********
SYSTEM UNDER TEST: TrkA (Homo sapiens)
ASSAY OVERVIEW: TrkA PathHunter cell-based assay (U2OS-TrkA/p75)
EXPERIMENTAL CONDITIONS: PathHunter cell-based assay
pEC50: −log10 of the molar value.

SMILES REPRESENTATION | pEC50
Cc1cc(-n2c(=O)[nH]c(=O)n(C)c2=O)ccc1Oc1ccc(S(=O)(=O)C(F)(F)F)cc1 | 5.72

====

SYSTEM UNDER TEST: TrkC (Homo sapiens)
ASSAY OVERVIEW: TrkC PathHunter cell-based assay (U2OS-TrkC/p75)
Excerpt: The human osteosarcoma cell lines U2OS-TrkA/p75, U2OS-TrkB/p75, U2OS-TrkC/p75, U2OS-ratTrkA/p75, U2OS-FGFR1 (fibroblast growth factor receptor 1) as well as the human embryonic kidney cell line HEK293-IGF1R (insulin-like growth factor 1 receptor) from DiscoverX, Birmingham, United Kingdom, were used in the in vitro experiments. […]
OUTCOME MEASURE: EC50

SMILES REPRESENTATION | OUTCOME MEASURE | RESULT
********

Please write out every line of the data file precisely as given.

SYSTEM UNDER TEST: TrkA (Homo sapiens)
ASSAY OVERVIEW: TrkA PathHunter cell-based assay (U2OS-TrkA/p75)
EXPERIMENTAL CONDITIONS: PathHunter cell-based assay
pEC50: −log10 of the molar value.

SMILES REPRESENTATION | pEC50
Cc1cc(-n2c(=O)[nH]c(=O)n(C)c2=O)ccc1Oc1ccc(S(=O)(=O)C(F)(F)F)cc1 | 5.72

====

SYSTEM UNDER TEST: TrkC (Homo sapiens)
ASSAY OVERVIEW: TrkC PathHunter cell-based assay (U2OS-TrkC/p75)
Excerpt: The human osteosarcoma cell lines U2OS-TrkA/p75, U2OS-TrkB/p75, U2OS-TrkC/p75, U2OS-ratTrkA/p75, U2OS-FGFR1 (fibroblast growth factor receptor 1) as well as the human embryonic kidney cell line HEK293-IGF1R (insulin-like growth factor 1 receptor) from DiscoverX, Birmingham, United Kingdom, were used in the in vitro experiments. […]
OUTCOME MEASURE: EC50

SMILES REPRESENTATION | OUTCOME MEASURE | RESULT